Air conditioners are complicated systems that rely on many different elements, such as a compressor, evaporator coil, condenser coil and refrigerant to regulate your home’s temperature and humidity level. While these machines are generally strong and reliable, it’s not uncommon for AC units to make strange sounds, which may indicate that something is amiss. One such sound is dripping, gurgling, bubbling or running water. These worrying noises can be attributed to several sources.
1. The AC Makes a Dripping Noise
This is an often reported air conditioner sound you may hear on hot, humid days and is no cause for alarm. Simple condensation buildup is likely the culprit. As your air conditioner performs, moisture from the inside air accumulates on the evaporator coil and drips into the drain pan beneath it. This pan is meant to capture and funnel the condensed water a safe distance away from your home via a drain line. Although, if the drain becomes clogged or broken, water can accumulate in the pan, leading to a dripping or splashing noise as freshly collected condensate drips into the pool below. If the dripping noise becomes too irritating, find the drain pan under the indoor portion of your air conditioner and remove the water.
Also, take AC dripping sounds as a warning sign that the condensate drain line is blocked and should be cleared. A float switch ought to automatically shut off your conditioner before the drain pan overflows and creates water damage, but the float switch could always fail. Plus, if your AC keeps turning itself off because of a full drain pan, you’ll be forced to solve the drain pan issue before your unit will operate normally again.
2. The AC Sounds Like Water Is Running
While air conditioners make condensate as a part of the cooling process, they do not run on or use water. This simply means your AC should not ever sound like running water. If you hear this water noise, it may mean the evaporator coil has frozen over and is now thawing and dripping water onto the ground.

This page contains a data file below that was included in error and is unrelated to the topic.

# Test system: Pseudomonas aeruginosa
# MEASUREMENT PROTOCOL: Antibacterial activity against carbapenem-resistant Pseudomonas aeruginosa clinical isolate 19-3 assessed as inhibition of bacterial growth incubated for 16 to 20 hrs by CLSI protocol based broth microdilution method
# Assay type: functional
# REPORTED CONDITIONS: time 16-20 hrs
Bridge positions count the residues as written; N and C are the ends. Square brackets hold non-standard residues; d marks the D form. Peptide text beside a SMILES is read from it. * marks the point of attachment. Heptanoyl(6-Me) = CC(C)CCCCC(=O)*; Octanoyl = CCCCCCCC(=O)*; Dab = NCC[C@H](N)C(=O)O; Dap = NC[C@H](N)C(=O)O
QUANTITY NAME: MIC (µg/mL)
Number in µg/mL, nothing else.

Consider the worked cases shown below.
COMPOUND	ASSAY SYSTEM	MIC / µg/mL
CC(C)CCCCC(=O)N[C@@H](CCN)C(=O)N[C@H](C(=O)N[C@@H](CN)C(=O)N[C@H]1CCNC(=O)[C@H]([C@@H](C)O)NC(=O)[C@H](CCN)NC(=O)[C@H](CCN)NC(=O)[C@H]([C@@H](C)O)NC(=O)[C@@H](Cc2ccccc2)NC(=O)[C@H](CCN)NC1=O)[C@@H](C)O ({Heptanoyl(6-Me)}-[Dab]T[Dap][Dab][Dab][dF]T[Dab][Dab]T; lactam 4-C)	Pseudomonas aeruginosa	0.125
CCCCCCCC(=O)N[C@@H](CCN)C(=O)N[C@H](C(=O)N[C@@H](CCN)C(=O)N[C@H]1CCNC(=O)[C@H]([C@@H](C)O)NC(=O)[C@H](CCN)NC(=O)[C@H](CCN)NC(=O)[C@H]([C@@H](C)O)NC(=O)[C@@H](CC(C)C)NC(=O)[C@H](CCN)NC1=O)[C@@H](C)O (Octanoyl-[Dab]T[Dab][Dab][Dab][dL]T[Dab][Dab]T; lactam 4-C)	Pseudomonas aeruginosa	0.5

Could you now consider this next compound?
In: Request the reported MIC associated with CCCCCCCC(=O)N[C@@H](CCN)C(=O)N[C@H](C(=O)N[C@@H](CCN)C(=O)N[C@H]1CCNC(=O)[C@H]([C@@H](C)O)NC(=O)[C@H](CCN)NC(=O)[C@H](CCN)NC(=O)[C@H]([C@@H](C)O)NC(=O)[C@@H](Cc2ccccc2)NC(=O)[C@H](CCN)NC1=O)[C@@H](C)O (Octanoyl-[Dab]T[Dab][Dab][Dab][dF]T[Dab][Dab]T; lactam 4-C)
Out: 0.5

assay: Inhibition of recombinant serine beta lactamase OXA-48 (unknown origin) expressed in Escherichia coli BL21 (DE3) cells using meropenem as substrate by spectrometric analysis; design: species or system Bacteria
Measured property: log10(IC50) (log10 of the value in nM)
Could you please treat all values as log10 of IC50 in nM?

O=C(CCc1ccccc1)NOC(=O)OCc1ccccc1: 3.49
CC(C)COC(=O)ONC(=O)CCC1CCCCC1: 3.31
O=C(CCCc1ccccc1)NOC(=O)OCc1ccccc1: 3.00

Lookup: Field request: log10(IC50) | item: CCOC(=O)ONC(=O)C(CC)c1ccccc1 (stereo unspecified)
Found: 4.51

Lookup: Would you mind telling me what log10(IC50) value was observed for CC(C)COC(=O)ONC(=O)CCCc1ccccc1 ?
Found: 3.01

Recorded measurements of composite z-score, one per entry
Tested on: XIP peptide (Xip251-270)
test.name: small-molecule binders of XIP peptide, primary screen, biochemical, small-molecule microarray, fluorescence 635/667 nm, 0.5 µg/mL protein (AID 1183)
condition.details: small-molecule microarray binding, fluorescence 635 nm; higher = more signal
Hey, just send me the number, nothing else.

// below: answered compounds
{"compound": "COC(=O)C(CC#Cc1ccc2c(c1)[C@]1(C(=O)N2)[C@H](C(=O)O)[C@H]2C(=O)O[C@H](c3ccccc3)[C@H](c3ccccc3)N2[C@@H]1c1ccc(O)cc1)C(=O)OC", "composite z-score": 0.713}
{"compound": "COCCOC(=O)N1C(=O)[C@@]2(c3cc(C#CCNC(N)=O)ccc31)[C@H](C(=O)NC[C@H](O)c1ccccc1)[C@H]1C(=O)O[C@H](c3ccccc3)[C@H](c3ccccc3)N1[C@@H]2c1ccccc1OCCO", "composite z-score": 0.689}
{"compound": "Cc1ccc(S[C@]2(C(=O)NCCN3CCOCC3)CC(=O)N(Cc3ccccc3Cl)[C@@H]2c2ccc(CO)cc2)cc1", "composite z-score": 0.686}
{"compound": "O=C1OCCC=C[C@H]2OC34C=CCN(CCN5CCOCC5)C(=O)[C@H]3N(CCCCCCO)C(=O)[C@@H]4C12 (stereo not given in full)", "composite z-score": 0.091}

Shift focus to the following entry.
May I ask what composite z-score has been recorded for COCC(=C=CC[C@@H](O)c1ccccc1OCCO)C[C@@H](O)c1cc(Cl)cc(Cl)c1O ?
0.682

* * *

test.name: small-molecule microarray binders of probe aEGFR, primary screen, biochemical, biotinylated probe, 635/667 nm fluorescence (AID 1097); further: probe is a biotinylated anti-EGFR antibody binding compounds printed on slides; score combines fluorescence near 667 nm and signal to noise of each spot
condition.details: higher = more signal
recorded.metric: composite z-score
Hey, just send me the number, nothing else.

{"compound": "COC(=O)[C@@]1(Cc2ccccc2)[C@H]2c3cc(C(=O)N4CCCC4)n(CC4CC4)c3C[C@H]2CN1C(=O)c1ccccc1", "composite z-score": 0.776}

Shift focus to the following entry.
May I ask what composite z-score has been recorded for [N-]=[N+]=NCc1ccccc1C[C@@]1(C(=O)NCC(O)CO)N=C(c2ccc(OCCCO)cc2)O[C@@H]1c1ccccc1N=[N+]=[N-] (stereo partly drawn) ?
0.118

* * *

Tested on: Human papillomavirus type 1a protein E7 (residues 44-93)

This can take place for a few reasons, including:
- Dirty air filter: A filter plugged with dust, dirt and other debris restricts airflow. This may make the temperature inside the evaporator coil to get below freezing, which then freezes the condensate accumulated on the coil.
- Low refrigerant level: Chilled refrigerant absorbs heat from the indoor air as it passes through the evaporator coil. If the system is undercharged or leaking and the refrigerant level is not high enough, it loses the capability to absorb the heat. This can make the temperature to drop below freezing and ice to develop on the coil.
- Dirty evaporator coil: Dust and dirt may coat a neglected evaporator coil, effectively insulating it and stopping the refrigerant inside of it from absorbing heat. When this takes place, the coil might freeze.
- Malfunctioning thermostat: Poor temperature calibration might cause the air conditioner to run continually, even when the indoor temperature is already at the ideal degree. Continuously running an air conditioner can make the evaporator coil so cold that it freezes completely.
- Blower issues: The blower circulates air across the evaporator coil. If it isn’t working correctly or operating at a low speed, the lack of airflow could freeze the evaporator coil.
3. The AC Makes a Gurgling or Bubbling Sound
Refrigerant is a critical element of the cooling process. If a leak has developed or air has become trapped in the refrigerant line, you may hear gurgling or bubbling as the refrigerant flows. Similarly, your system may gurgle because of overcharged refrigerant. Always leave AC repair work to a professional who can verify the proper refrigerant charge.
4. The AC Makes a Hissing Noise
A hissing noise from your air conditioner could indicate one of these malfunctions:
- Refrigerant leaks: Depending on the place and severity of a refrigerant leak, it may create more of a hissing noise than a gurgling or bubbling sound.
- Issues with the compressor: The compressor located in the exterior condensing unit pressurizes the refrigerant as it moves through the air conditioner. This element may make a hissing noise if it is faulty.
- Internal valve leak: The valve that controls refrigerant flow throughout the compressor may also leak and hiss.
Schedule Air Conditioning Services
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